Determining the true value of any given farm acre can be tricky calculus – oftentimes, a mix of physical, mental and emotional factors are at play.
Kristi Jo Block, marketing director with Fladeboe Auctions, says she has seen extreme swings in farmland values from the 1980s to present day in her home state of Minnesota.
“What are the factors involved that cause the prices to fluctuate so much?” she wondered. So Block put pencil to paper and came up with the following 20 obvious and not-so-obvious factors that can move the needle on farmland values.
1. Interest rates. “Back in the 1980s, it was common for farmers to be borrowing at rates between 18% and 20%,” Block says. “Today’s rates are substantially lower and have been for some time.”
2. Strength of the U.S. dollar. The stronger the dollar, the more it costs for foreign countries to buy U.S. grain.
3. Commodity prices. It’s a simple case of supply and demand, Block argues. With low commodity prices, farmers can’t afford to spend as much on land – and over time, as demand dips, so do farmland values.
4. Tiling. “More and more, tiling has become a significant factor involved in calculating land values,” Block says.
5. Location. “Farms typically only change hands every 50 years, so if it comes up for sale, people jump at the opportunity,” Block says.
6. Size of the piece.
7. Shape of the piece.
8. Neighbors. “It goes without saying that a good neighbor means a lot, and a poor neighbor can cause a lot of trouble and grief,” Block says.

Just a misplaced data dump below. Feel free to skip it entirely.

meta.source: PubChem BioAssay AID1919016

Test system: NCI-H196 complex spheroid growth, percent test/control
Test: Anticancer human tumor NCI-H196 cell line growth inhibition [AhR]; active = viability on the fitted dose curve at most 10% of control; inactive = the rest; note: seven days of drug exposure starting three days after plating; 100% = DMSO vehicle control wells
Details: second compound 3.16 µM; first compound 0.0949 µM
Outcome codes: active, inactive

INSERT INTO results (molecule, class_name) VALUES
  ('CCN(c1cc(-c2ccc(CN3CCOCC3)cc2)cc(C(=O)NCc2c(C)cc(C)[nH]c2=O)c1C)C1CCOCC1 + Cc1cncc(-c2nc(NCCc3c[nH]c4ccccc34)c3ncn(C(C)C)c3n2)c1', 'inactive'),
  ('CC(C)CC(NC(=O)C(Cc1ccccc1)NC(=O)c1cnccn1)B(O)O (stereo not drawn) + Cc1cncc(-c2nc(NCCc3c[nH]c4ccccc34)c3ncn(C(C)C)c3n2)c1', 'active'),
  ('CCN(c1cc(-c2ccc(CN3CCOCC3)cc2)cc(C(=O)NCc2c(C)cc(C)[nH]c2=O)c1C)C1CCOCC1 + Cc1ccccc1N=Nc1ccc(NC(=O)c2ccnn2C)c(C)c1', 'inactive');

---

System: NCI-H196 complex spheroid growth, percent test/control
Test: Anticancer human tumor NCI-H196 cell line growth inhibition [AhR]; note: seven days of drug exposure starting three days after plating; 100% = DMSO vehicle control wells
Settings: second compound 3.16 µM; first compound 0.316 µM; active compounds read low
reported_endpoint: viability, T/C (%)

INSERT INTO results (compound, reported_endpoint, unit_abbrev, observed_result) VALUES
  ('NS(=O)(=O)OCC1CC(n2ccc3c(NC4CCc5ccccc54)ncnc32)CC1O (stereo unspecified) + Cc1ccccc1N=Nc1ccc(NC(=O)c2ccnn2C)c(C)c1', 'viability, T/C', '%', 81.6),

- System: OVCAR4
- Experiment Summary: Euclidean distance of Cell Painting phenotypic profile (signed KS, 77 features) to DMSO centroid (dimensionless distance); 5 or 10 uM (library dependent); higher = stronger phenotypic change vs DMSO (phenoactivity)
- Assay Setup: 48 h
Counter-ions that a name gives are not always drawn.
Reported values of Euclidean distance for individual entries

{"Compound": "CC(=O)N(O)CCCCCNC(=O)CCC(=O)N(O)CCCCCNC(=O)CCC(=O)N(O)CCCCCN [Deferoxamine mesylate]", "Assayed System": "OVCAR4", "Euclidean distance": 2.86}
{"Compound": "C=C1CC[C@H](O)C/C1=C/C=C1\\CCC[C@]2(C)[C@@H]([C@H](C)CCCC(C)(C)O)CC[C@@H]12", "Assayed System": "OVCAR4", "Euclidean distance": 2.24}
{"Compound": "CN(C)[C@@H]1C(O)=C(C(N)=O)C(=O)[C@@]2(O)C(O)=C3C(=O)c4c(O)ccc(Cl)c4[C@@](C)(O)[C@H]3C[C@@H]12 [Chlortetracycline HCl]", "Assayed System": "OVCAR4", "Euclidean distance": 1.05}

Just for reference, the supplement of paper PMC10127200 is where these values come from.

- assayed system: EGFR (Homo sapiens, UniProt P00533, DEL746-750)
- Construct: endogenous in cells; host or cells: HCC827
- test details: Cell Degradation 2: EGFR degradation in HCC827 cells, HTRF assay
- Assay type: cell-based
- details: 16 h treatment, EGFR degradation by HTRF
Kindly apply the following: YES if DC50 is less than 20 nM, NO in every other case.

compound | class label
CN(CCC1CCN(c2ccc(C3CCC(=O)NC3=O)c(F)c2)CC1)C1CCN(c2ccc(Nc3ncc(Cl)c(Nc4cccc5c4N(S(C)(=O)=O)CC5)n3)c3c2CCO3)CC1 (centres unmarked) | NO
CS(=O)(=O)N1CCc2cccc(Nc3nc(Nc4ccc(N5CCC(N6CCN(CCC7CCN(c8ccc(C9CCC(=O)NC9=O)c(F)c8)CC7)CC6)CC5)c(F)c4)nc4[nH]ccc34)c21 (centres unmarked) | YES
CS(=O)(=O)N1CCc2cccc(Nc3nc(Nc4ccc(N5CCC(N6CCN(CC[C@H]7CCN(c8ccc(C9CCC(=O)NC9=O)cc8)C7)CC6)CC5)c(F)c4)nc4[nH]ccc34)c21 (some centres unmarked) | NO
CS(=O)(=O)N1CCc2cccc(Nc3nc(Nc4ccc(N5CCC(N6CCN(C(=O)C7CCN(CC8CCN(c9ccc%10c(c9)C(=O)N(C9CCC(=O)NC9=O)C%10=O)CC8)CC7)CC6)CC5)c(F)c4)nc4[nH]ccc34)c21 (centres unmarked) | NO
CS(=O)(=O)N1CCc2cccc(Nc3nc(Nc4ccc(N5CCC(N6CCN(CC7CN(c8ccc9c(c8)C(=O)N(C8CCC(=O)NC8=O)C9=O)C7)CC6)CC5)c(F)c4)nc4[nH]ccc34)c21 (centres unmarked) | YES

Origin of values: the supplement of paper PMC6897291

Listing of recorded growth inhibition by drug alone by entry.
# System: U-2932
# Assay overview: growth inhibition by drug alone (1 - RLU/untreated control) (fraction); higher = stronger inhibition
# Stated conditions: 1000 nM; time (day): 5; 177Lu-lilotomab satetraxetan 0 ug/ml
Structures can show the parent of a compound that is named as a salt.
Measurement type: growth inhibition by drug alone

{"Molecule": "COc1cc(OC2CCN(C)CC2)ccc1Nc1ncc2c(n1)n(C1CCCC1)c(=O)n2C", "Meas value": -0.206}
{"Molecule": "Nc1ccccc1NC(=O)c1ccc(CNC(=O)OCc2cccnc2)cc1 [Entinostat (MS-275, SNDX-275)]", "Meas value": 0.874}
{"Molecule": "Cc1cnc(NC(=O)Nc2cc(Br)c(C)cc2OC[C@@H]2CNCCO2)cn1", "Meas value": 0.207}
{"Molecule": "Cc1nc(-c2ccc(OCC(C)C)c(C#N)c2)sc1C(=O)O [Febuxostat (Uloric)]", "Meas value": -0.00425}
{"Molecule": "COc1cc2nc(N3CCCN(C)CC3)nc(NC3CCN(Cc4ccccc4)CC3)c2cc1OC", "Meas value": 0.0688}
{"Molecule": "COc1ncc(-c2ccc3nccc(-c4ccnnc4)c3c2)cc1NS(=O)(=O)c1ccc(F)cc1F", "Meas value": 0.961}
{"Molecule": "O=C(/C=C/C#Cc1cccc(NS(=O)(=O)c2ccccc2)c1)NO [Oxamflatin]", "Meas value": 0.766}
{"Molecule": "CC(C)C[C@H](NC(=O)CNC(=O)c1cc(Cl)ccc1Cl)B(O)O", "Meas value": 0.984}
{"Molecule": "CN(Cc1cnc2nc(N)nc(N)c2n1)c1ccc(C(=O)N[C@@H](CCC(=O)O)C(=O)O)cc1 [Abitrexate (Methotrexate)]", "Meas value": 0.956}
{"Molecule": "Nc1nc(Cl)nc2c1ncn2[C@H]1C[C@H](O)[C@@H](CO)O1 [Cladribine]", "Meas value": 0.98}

9. Soil types.
10. Strength of community. “If [area farmers] are sitting well financially, the possible land sale will bring a higher dollar,” Block says.
11. Crops grown and chemicals used on the farm. “Some crops take more of the soil’s nutrients and water out than others,” Block says. “You also need to keep track of chemicals used, as some can stay in the soil for years and affect the crop negatively.”
12. World food demand.
13. Stock market. “When the stock market is bearish, investors look other places to invest their money, and vice versa,” Block says. “So investing in farmland has become another place they have come to land on.”
14. Property taxes.
15. Yield data.
18. Current demand.
19. Tenant practices. “Was the previous tenant a good steward of the land?” Block asks. “Did he or she replenish the fertilizer and control the weeds, for example?”
20. Other uses. “Sometimes the land you buy could have other ‘highest use’ possibilities for the present or future,” Block says. That includes CRP potential, mineral rights or even commercial possibilities, she says.
Which of these factors carry the most weight on farmland values in your area? Continue the discussion by adding a comment below.